Then a castle-themed playground appeared, deserted save for a father, a little girl, and her blue shovel.
Supermarkets lined both sides of the road. Private homes turned into massive apartment complexes, uniform in size and appearance. "Standing like soldiers", commented D.

At this point what lay ahead didn't look especially encouraging-
so cold and hunger led us to the only restaurant around-
where in extremely short order this happened-
By the way, I've finally pinpointed the biggest difference between American and Ukrainian pizzas. I had an awesome pizza shop job in college and lovingly made lots of pizzas at a major take-n-bake chain. We considered the pizza base to consist of three parts: the crust, the sauce, and the cheese. That thick base layer of cheese was mandatory unless it was a "diet" pizza.

In Ukraine, however, pizza sauce (or mayo, if you're unlucky, haha) and cheese seem to count as toppings and tend to be carefully rationed. In fact, you can see that on this Hawaiian pizza there's no base layer of cheese at all, but rather it's an afterthought. And trust me, a generous afterthought. Usually pizzas come with less cheese than this.

But I can't complain, because I eat a lot of pizza here and don't gain weight, probably because of this topping policy. The tourism board could easily put out a new slogan: come to Ukraine, eat pizza*, lose weight!
* of course, you've got to walk to the restaurant, none of this everyone-has-a-car business! which probably also explains the lack of weight gain....

Okay, now that you're hungry for pizza, let's wrap this up!

By that point a dull gray gloom had descended on the city streets. Having walked so far already, we were ready for an alternate form of transportation: the tram.
I love taking the tram. They're rumbly, they're old, and best of all- they're usually not crowded.

There was a warm heating vent next to the window, so my frozen skin got a chance to thaw. It was wonderful to be on that tram, full of pizza, watching the buildings and factories roll by. I even finally spotted Взлетающий Дракон (Flying Dragon), a Vietnamese/Chinese/Japanese restaurant that's highly recommended by a reader of this blog (website). It's housed in a huge building with yellow walls and an elaborately decorated roof guarded by two giant dragons. I've never seen anything like this before in Kharkov!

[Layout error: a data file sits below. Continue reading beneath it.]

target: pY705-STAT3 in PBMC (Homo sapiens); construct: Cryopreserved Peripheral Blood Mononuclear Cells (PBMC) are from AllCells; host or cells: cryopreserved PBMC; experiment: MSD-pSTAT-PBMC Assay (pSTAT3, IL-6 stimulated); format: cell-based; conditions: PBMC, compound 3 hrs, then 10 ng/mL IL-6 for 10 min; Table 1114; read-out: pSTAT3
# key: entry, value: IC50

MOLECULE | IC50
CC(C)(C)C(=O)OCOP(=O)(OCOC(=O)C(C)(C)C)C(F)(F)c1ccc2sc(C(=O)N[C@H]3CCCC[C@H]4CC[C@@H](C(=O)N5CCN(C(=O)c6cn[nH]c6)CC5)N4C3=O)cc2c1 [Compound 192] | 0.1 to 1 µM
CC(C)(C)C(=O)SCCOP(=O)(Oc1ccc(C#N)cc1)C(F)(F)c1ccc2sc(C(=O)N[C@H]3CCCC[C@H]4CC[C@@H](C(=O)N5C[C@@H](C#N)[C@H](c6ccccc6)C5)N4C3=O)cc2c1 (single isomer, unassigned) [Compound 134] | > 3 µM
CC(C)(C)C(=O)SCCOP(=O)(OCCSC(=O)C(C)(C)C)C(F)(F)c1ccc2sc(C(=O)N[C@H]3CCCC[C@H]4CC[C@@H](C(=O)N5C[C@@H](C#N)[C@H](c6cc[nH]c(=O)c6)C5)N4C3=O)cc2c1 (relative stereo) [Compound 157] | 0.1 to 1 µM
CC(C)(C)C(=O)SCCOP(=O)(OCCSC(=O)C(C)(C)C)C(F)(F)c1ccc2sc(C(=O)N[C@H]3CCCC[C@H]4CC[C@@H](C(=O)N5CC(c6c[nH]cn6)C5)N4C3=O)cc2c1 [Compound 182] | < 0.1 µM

But before the tram approached our stop, Lenin's stern countenance glared down from the top of an academy. Four red and gold Soviet emblems adorned the entryway of another building. A vibrant cosmonaut mural brightened the street corner. By the time this ornate mosaic showed up, we knew we had to jump off the tram right here to get a better look.
 We had to backtrack to photograph this mural but don't you think it was worth it?
And since we were almost back where we began, at the Metalist stadium, it wasn't a big surprise to see the stately "Metalist House of Culture" across the street.
And that was it. Three hours of sidewalks like this will wear you out!

So in conclusion, while there is probably still a month of this ahead...
...I'm going to get out there and make the best of it. Whether you too venture outside or whether you wait it out more comfortably from inside your home, good luck : )

PS: For those who'd like to follow this route themselves, view the Google map below or click here to see the map in another tab.

View Out and About in Kharkov 2/9/13 in a larger map


  1. No photo of the pig's head? We had soooo much snow again in Kiev yesterday.

    1. Haha, no, no picture of the pig's head. You know my track record for getting busted with those things :P

      Wow, that's a bummer. I hope the streets in Kiev aren't too bad this week. Kharkov's winter has been much better than last year's winter was, we are lucky this time around.

  2. You have my kudos for making gray and dismal seem interesting and colorful. Great post.